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3 Things to Know About UV Pool Sanitizers

Pool Water
When it comes to pool sanitization, the traditional method is to regularly shock the pool water with large doses of chlorine. Yet chlorine can be highly irritating to swimmers and may even contribute to health problems for those who suffer from asthma. As a result, many homeowners have turned to sanitizing methods that reduce or eliminate the need for harsh chemicals.

One such method that continues to gain traction is UV pool sanitation. These sanitizers use the power of UV light to destroy unwanted microorganisms and keep your water clean. If you have considered installing a UV sanitizer, keep reading. This article provides three key pieces of information you should know before investing in a UV pool sanitizer.

1. UV Light Destroys Over 60 Types of Pathogens

Ultraviolet light has been used for the sterilization of bacteria for well over 100 years now, with numerable applications in the worlds of industry, manufacturing, and medicine. Only more recently, however, has UV light come to be used as a germicidal agent in swimming pools. There it proves just as effective at destroying a wide range of disease-causing microorganisms.

UV light proves such a capable disinfectant that, when correctly implemented, it can kill over 60 different species of waterborne pathogens. Of course, not just any UV light can achieve these results. The bulb must release light with a wavelength of 254 nanometers for maximum germicidal power according to Aquatics International.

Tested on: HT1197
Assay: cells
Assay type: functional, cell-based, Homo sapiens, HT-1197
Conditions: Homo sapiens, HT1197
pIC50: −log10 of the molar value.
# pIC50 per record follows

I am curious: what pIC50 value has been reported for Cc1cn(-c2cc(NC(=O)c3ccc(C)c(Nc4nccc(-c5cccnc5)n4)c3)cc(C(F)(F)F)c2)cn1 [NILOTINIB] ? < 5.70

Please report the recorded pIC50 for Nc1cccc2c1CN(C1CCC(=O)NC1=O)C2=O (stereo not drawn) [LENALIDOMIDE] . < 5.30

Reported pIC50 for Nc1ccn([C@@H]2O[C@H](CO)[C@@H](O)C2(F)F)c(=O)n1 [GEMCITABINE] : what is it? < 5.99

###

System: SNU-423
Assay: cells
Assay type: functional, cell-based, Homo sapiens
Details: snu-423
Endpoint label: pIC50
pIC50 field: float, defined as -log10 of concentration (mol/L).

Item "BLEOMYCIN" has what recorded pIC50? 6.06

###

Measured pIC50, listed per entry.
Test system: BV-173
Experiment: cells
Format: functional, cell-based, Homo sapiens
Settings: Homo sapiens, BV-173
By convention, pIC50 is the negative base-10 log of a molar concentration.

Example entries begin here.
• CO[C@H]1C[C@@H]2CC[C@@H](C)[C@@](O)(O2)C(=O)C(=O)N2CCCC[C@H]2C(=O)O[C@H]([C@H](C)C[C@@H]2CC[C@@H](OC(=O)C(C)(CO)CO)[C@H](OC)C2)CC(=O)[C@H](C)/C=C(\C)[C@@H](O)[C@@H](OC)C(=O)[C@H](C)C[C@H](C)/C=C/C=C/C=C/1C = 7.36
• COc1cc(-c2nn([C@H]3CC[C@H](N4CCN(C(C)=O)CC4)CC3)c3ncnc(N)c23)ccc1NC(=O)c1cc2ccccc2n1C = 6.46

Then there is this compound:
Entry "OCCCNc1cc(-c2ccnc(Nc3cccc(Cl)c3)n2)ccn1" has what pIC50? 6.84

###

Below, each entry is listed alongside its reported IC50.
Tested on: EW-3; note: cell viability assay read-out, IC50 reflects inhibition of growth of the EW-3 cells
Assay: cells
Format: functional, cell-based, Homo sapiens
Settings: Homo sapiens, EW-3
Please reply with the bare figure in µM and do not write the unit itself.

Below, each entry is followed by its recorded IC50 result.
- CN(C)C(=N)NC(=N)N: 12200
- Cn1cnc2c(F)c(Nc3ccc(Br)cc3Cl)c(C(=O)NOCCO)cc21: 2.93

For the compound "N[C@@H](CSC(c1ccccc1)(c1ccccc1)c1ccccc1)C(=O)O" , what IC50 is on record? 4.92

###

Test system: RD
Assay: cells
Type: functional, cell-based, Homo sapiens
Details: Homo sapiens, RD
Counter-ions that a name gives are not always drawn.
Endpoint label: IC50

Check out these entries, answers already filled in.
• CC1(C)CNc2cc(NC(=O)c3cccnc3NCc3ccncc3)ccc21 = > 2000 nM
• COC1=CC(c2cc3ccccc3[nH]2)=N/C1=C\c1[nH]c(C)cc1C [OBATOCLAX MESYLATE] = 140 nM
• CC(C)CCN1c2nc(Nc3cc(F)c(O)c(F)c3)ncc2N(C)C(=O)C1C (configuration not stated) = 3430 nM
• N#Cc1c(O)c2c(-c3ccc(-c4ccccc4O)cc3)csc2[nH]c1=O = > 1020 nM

At this wavelength, UV light rays easily pass through the cell walls of pathogens, disrupting their DNA and ultimately causing them to die. UV light also helps to break down any chloramines in your pool. Chloramines are the chlorine products that give a pool its customary — and often bothersome — smell.

2. UV Sanitizers Can't Replace Chemicals Entirely

The benefits of UV pool sterilizers should not be understated. Yet you should also realize that UV systems cannot entirely replace traditional forms of pool sanitization. That said, a properly installed UV sanitizer can effectively reduce the amount of chlorine you consume by up to 50 percent. As a result, the ill effects associated with chlorine will be much less pronounced.

As noted above, UV sanitizers can kill most, if not all, of the microorganisms living in your pool. The main drawback of UV sanitizers has to do with their inability to carry out the process known as oxidation. Oxidation helps to break down organic and inorganic substances present in your pool water — in other words, everything besides living microorganisms.

Fortunately for those who want to avoid the use of chlorine altogether, alternative methods of producing oxidation do exist. One of the most exciting goes by the name of advanced oxidation process, or AOP. AOP involves the combination of a UV sterilizer with an ozone generator. This method produces powerful oxidizing agents while still providing unparalleled sterilization results.

3. UV Sanitizers Work Best With Low-Flow Pumps

UV light systems come in a number of different sizes, each of which pertains to a different bulb strength. Higher wattage bulbs naturally cost more than lower wattage ones. Your pool pump's flow rate forms the primary factor in determining what size of bulb you need. Generally speaking, the higher the flow rate, the more powerful a bulb you'll need.

A simple reason exists for this: faster water will pass by the UV light more quickly, giving it less time to accomplish its disinfection. As flow rate decreases, the UV light rays have a longer window of time in which to shine of the water. In some cases, it may be more cost effective to install a low-flow pool pump than to invest in a more powerful UV light system.

UV light forms a potent weapon for those who want to reduce or eliminate their pool's chlorine intake. For more information about how a UV system can benefit your family's pool, please contact Reno's pool pros at Timberline Pool & Spas Inc.